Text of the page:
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Three Black Women Fought To Desegregate Georgia State. Six Decades Later, The School Honors Them

Barbara Pace Hunt, Myra Payne Elliott and Iris Mae Welch sued what is now Georgia State University to allow their admission.
Barbara Pace Hunt, Myra Payne Elliott and Iris Mae Welch sued what is now Georgia State University to allow their admission.
Credit University of Georgia Press

More than a third of the 34,000 students enrolled at Georgia State University today are African American.

Six decades ago, that figure was zero.

The catalyst for that change came in 1959 when the NAACP won a federal lawsuit forcing Georgia State College of Business Administration, as GSU was known then, to admit Myra Payne Elliot, Barbara Pace Hunt and Iris Mae Welch–three African American women.

But as a new documentary “In Good Faith” explains, that didn’t happen immediately.

While the women could no longer be denied admission because of their race, the college could keep them out because of a “morality standard.” Both Elliot and Hunt were mothers before they were married, which the court equated with “unsatisfactory character,” the documentary’s narrator explained.

The Georgia Board of Regents prohibited the women from enrolling.

Eventually, those barriers would fall, but—for various reasons—not in time for Elliott, Hunt or Welch to attend.

More than a half-century later–on the heels of a new book and mini-documentary about their pioneering efforts–Georgia State University this week recognized the trio.

“I always wanted to go to college,” said 87-year-old Myra Payne Elliot, the only plaintiff still living, via phone from her Clayton County home. “I had sense enough to know that my family was poor,” she added. “There was no money for college.”

After high school, Elliott attended Spelman for a few semesters, working in the school’s cafeteria to try to make ends meet. But the money just wasn’t there. The single mother reluctantly took a full-time job with the Atlanta Life Insurance Company on Auburn Avenue in downtown, which provided a liveable wage.

The company’s building was just around the corner from what would become Georgia State University. As she walked past the then-tiny campus every day on her way to work, she’d often ponder the possibility of returning to school. As a state-sponsored public college, the tuition might be more attainable, she reasoned.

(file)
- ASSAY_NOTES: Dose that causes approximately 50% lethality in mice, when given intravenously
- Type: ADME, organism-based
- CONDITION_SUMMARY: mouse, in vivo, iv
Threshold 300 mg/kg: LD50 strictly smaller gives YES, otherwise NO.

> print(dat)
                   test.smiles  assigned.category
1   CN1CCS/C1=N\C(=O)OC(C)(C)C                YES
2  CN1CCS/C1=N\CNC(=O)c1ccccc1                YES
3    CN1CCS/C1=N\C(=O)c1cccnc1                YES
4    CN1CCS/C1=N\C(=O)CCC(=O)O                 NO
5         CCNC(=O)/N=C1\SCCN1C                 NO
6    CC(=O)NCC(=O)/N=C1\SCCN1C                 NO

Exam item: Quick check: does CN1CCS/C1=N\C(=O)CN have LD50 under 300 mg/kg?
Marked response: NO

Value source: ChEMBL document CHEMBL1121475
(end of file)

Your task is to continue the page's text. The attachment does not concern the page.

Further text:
Eventually, Myra Payne Elliott Dinsmore (her name at the time, reflecting her 13-month marriage to Adolphus Dinsmore Jr.) applied.

But in the mid-1950s, Jim Crow was hard at work in Georgia. The valedictorian of her high school class was denied admission.

Aided by the NAACP’s Thurgood Marshall and Constance Baker Motley of New York and Donald Lee Hollowell in Atlanta, the plaintiffs successfully convinced a federal court to force the school to integrate.

“I was very happy, even though I couldn’t myself go,” Elliott recalled of the decision. “I got married. I had children.”

And she made a choice.

Elliott would set her education aside and devote herself to raising—and educating—her children, although she knew the decision would come at the expense of following her dream.

Over the years, Elliott said she thought about what it would’ve been like if she’d applied and been granted admission. For a while, she said, she was bitter. “But I never let it rule my life.”

As each of her children and later grandchildren graduated high school, she encouraged them to go to college. And they did—degrees among them were earned at institutions like Northwestern and Wellesley.

But Elliott rarely spoke of any of it.

June Holland, Elliott’s daughter, said she was 37-years old before she knew what her mom had been through. Even then, it was only “bits and pieces,” she said.

“She would always say she won a lawsuit with attorney Hollowell, and they fought for us to go to school. They fought us the vote. They fought for us to be able to ride on the bus [or] to go buy a hamburger,” Holland said, calling her mother’s recounting a “litany” she’d go into from time to time.

But it would take the publication of Maurice C. Daniels’ book, “Ground Crew: The Fight to End Segregation at Georgia State,” before Holland got the full story.

“I kept asking, ‘Why didn’t you tell us that?'”

Elliott replied the story was “just something she didn’t want to talk about.”

Now Holland gets why.

As Georgia State University honored Elliott, Hunt and Welch this week, it became clear to a lot more people the magnitude of the women’s fight. The three women in a way opened the door for each of the 12,000 plus African American students now enrolled at Georgia State.

It’s a fact Elliott acknowledged, but humbly clarified she never did it for the “fame and the glory.”